Holiday sales slowed by weekend's end
By Anne D'Innocenzio
NEW YORK The holiday shopping season began with a solid show of spending on Friday, but consumers faded by the weekend's close and many retailers were facing decent but hardly impressive sales.
Tina Fineberg Associated Press
Lucinda Antal, of Liverpool, England, tested lipstick shades at the Face store in New York yesterday. Holiday sales had a strong start.
Tina Fineberg Associated Press
"Friday overall was strong, but Saturday was weak and disappointing, so together it was only a modest two-day performance," said Michael P. Niemira, chief economist at International Council of Shopping Centers. "Still, I continue to believe that this is not a bellwether for how the season will end up."
Wally Brewster, spokesman at Chicago-based General Growth Properties, which operates 224 malls in 44 states, including Hawai'i, said sales and traffic were strong on Friday, but "stabilized" the rest of the weekend. As a result, he expects sales for the weekend to increase in the low single digits, in line with modest expectations.
Wal-Mart's holiday weekend sales suffered because it didn't offer the deep discounts it did in past years, hoping to boost profits, analysts said. Penney and Sears did better by wooing customers with two days of big price breaks.
"Wal-Mart was a big loser because they didn't get the same numbers of early bird shoppers as they did a year ago," said C. Britt Beemer, chairman of America's Research Group, based in Charleston, S.C. "The retailers that won this weekend were the ones that were super aggressive in special purchases and special pricing."
Wal-Mart said Saturday it now expects same-store sales in November to be up only 0.7 percent, instead of the projected 2 percent to 4 percent.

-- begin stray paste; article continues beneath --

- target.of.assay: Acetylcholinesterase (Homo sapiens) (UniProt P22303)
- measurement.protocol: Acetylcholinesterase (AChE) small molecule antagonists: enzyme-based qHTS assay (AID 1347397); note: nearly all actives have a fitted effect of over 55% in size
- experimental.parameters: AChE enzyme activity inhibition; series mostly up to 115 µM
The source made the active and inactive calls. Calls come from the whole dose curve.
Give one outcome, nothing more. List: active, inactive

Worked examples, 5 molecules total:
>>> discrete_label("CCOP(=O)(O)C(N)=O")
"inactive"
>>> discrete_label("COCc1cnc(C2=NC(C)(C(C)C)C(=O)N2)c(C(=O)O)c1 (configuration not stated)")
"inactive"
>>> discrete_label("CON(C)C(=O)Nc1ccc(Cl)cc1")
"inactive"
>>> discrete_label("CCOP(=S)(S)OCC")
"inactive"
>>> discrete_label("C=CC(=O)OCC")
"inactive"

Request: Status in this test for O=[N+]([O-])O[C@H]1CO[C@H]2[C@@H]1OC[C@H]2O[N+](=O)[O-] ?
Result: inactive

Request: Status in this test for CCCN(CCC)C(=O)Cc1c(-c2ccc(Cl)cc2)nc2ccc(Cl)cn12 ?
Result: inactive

Without any must-haves in apparel and toys, the main attractions were electronics, particularly flat-screen TVs and DVD players, benefiting stores like Best Buy Co. Inc. and Circuit City Stores Inc. Marshal Cohen, senior industry analyst at NPD Group Inc., a market research company in Port Washington, N.Y., suspects that many mall-based apparel retailers "took it on the chin."
Niemira, who serves as an adviser for ShopperTrak, which tallies sales results from 30,000 outlets and which released sales data for Friday, said a clearer picture of how the Thanksgiving weekend fared will emerge Thursday. That's when the nation's retailers report their same-store sales figures for November. Same-store sales, or sales at stores open at least a year, are considered the best indicator of a retailer's performance.
Total retail sales were up 10.8 percent on Friday compared to the day after Thanksgiving last year, ShopperTrak said. It expects to release Saturday's results today.
Consumers were clearly hunting for good deals.
"I want a flat-screen TV to put in the family room," said Gladys Wright, from Elkton, Md., who was among the crowds outside the FAO Schwarz store in Manhattan on Saturday.
"I am looking around at Wal-Mart and other places, but don't want to spend more than $2,000."
Christian Lalonde, from the Los Angeles suburb of Los Feliz, who was shopping at the local Glendale Galleria on Saturday, said he's "focused on getting the right things."
"At a more expensive store you can get one shirt, but you can get two or three at another store. I'd rather have one of quality than two or three that are not as nice," he added.
Niemira said discounters are likely to have a hard time this holiday season because the lower-end customer has been the most hurt by rising gasoline prices. Luxury stores are expected to do the best, and "everything in the middle is anybody's game," he said.
The first weekend of the season, while important, is not as critical as the last 10 days before Christmas. So, despite the lackluster start, Niemira still forecasts a sales gain of 3 percent to 4 percent for holiday period.